Part 2 – Emotional Intelligence in the Workforce Q & A with Coach Andrea M. O’Neal
Interview with Andrea M. O’Neal, Career Prep Coach
In part one of this series, we spoke with Coach Andrea M. O’Neal on Emotional Intelligence (EQ) as it relates to understanding the self and focusing emotions, strengths, and weaknesses to make sound decisions. In part two, Andrea provides guidance on using EQ as a social competence strategy to better empathize with others and create accountability and motivation in the workplace.
What are ways to establish open lines of communication with others from the start? How do we adjust our communication style with different audiences in a genuine way?
Andrea: Develop a personal rapport with people. This means showing that you have a genuine interest in hearing their stories and allowing them to understand who you are and the goals you have. This general, mutual respect is a great baseline to have as the work gets harder, or the hours get longer, or as the tensions start to rise – it’s the first building block in a workplace. Know your coworkers from an organizational leverage standpoint. Who is this person? Where do they sit and what do they care about within the organization? What motivates their interest? Your communication style should change based on the objectives of the people you’re talking to. For instance, if one person is data or metrics-driven, it would be a good idea to include quantitative information if you’re trying to influence a conversation with them. Others may be focused on the ecosystem of the organization: how people feel, how people will interact or be affected, or how people are invested in ideas. When communicating with that kind of person, numbers may be important, but may not be what causes them to tune in. Learning someone’s emotional orientation to the subject matter should inform how we are communicating a message.
How can we demonstrate leadership while maintaining a team environment? How do we know when taking a leadership role is appropriate?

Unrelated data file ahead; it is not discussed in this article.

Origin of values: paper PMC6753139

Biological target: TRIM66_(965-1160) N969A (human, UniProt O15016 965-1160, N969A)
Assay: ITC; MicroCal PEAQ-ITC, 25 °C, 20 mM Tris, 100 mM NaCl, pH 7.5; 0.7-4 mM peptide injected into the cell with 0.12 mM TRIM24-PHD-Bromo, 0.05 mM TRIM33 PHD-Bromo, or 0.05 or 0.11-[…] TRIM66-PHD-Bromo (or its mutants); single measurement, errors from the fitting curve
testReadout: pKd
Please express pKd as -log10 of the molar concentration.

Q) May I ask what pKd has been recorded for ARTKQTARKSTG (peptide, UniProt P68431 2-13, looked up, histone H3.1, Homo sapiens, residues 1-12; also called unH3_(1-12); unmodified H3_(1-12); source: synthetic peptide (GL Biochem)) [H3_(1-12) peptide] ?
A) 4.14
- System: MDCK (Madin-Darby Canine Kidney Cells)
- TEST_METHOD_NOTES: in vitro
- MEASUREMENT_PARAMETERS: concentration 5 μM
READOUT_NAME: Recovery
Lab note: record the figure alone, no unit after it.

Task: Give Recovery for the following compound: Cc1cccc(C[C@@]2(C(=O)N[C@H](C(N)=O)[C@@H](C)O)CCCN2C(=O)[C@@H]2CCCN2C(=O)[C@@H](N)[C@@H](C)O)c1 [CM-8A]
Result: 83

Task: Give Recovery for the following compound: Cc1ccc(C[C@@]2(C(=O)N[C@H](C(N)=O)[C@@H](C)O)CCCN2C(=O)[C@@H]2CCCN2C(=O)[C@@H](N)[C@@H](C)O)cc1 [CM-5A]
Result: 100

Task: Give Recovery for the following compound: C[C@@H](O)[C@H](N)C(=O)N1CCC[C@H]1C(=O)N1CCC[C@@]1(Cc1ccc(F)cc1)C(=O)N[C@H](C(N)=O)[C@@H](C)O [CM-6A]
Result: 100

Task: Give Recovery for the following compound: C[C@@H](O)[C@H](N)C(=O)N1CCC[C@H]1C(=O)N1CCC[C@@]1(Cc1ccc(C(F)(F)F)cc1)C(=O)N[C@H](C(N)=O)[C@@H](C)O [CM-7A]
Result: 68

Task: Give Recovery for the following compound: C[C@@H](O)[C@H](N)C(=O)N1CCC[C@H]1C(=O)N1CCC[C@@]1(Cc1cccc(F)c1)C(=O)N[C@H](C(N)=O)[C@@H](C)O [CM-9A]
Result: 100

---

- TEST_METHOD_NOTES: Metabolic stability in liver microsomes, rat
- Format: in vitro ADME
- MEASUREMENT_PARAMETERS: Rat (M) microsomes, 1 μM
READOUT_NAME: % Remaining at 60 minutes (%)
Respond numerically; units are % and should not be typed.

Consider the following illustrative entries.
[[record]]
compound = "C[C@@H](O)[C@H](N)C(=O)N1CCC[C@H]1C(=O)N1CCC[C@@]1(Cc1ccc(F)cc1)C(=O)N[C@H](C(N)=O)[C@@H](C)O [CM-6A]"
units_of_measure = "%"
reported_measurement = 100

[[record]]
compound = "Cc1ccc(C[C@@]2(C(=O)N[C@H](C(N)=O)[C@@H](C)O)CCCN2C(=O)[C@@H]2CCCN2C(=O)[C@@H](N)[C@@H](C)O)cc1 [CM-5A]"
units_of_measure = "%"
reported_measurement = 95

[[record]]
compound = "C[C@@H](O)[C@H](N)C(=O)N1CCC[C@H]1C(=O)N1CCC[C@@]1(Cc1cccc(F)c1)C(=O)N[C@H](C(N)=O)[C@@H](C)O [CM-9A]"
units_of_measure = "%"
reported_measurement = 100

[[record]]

Andrea: Emotional intelligence is about reading the room appropriately. Understand the level of experience, the tenure for a type of position, and the dynamic of a team itself. If you’re new to a job on a very experienced team, chances are that your leadership may manifest itself differently. Our strengths should become part of the brand that people know us for in a work environment. If we give thoughtful public presentations, someone may naturally come to us and say: “We’re doing another presentation, we liked your format, would you be willing to consult with us on this project?” The best type of leadership is organic: it’s earned through performing highly by cultivating strengths. People align themselves with you because of the great qualities you have and provide you with opportunities to shine further.
In situations where we are acting more proactive within team environments, for instance, if there is a particular part of a project that is underserved, leadership may take form in trying to galvanize people to pay more attention to it. However, trouble begins when we try to usurp other folk’s positions or go beyond the scope of our own role before getting a green light. Assessing when it’s appropriate for us to speak or become more upfront in a leadership capacity is crucial. Once we have assessed ourselves, the environment, cultivated relationships with stakeholders, and learned how to strategically communicate with them, we should have a foundation of what we can achieve within our leadership capacity.
How can a team capitalize on personality or ideological differences amongst members?
Andrea: If you’re working with people that are very different in terms of personality or ideology, it’s about finding cohesion in the team so people feel that they’re working in their wheelhouse. If you know that someone is very adept at cultivating relationships within a team, it may make sense to put that person in a role that naturally facilitates interaction. If you put that person on the numbers, and they don’t care about numbers, then they’re not as emotionally invested or using their strengths in the right way. In some cases, if you’re putting people in a position that amplifies their weaknesses, you may be creating a situation where they’re on the lower end of the emotional wheel – the fear, the anger, and all that manifests itself in not living out their strengths. Leaders that are emotionally intelligent are sensitive to people’s skillsets and position them so they’re doing their best work and carrying out their natural service to the team. This creates harmony because everyone is fulfilled doing what is more emotionally satisfying to them. Then, as the team comes together to share ideas, they become invested in a shared goal.
If you missed Part 1 of this series, read it here.